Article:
Frogs and more Frogs

(This was the cute article I wrote for the community newsletter when this all started and was still charming.)


The residents of Building 12 have new neighbors these days. Some can be seen hopping along on their merry ways while others, less fortunate, have been reduced to mere sidewalk squishes, dotting the concrete between the "lake" and our homes. This stagnant pond (i.e., the "lake") is their breeding ground and it turns out that most of the thousands of tadpoles did in fact live to become frogs. But at least their population explosion is in complete adherence to the By-Laws of Essex House which forbids the raising of livestock or reptiles. Cleverly, nothing was ever said about amphibians.

Now don't misunderstand; I'm not sure I'm complaining. These little guys are quite cute (about the size of a nickel) and in small numbers it's relatively amusing. Yet on those days when the weather is just right and the mood suits them, literally hundreds of these creatures invade our grounds. It's impossible not to step on some and I can't help but drift off to morbid thoughts of the 1972 Ray Milland thriller "Frogs" (which I have on videotape if anyone is interested in learning of our potential demise). Curious children and mad scientists are even starting to come to our sump to collect these abundant critters; one day soon we may have entire science classes taking field trips to Manchester Lakes or this becoming a stop on the Tourmobile route.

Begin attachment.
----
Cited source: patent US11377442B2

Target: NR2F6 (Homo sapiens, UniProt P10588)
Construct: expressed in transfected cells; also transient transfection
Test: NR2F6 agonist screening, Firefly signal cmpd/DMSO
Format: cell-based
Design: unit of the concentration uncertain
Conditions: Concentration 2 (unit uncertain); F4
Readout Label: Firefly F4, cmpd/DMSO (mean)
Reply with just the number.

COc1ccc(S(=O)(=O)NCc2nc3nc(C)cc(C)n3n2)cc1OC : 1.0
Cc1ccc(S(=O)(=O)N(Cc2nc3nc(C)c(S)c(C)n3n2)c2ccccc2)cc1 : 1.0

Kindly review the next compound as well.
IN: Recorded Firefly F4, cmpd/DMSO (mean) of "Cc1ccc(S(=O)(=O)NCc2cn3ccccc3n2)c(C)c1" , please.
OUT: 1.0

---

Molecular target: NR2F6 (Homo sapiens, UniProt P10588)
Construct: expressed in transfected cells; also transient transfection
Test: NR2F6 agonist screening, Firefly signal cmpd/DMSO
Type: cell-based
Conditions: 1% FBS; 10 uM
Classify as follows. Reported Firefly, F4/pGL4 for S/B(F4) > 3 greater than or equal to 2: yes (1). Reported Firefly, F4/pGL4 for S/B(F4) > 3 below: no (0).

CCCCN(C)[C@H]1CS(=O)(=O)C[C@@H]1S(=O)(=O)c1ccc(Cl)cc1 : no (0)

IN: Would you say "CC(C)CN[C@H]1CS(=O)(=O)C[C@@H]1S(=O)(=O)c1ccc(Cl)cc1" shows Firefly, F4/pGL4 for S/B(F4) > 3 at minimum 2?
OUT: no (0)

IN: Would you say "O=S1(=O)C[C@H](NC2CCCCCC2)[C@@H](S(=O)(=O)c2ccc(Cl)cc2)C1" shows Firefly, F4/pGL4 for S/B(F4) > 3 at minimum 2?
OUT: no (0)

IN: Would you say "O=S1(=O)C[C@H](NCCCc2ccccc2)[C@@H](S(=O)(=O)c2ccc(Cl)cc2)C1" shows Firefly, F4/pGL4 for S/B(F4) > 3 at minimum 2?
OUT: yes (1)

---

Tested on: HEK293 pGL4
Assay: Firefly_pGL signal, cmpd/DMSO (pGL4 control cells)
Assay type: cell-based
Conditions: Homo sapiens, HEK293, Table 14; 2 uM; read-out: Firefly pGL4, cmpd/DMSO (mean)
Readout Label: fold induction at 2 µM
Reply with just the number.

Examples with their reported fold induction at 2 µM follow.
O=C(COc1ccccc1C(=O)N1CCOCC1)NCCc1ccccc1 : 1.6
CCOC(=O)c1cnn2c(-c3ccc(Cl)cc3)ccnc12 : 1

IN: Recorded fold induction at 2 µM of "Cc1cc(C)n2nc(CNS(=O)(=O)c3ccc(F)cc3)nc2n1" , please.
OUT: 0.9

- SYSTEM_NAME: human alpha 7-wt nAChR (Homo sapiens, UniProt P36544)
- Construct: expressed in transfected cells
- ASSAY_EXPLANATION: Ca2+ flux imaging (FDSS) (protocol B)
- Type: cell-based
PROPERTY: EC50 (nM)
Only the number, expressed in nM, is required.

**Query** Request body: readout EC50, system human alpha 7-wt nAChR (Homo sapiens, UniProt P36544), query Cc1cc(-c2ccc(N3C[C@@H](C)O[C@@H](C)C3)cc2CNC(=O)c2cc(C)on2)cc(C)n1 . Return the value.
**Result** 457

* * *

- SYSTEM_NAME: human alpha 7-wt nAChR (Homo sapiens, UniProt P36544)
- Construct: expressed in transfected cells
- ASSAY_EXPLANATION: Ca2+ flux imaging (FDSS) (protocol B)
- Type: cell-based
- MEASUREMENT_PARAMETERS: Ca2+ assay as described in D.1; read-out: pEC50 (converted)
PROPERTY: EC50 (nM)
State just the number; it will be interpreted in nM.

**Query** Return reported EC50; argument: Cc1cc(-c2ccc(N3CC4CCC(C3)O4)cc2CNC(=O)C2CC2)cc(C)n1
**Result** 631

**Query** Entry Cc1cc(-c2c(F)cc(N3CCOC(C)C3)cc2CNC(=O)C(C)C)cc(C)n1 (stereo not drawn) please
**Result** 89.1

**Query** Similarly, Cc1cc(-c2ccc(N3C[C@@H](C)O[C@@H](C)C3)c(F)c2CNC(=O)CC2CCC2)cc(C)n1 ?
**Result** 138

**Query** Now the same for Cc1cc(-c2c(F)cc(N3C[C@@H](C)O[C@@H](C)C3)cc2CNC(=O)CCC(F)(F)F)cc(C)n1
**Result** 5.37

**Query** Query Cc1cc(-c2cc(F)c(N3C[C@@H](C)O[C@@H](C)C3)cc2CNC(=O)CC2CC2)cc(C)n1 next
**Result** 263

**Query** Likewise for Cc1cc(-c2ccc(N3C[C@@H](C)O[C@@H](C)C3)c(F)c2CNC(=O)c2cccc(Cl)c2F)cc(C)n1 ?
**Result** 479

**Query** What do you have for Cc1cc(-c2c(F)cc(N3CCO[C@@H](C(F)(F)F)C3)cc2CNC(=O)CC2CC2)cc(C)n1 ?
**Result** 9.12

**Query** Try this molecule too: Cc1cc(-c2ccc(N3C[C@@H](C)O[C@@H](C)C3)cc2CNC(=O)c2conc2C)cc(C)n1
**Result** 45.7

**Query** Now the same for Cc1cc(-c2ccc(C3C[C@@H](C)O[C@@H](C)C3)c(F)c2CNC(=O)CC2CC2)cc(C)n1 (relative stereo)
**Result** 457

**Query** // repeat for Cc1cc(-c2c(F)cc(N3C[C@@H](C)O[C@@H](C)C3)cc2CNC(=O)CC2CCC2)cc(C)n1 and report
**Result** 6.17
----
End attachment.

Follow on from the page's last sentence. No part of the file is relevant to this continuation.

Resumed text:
So if you're ever strolling the acreage over here and aren't overwhelmed by these little inhabitants, take an extra peek in the grass and you're sure to see at least a handful. And if it happens to be on one of those days when they're out in full force, please be careful where you step. The next one you trample might just be my Prince.

Copyright 1986, Donna Leiber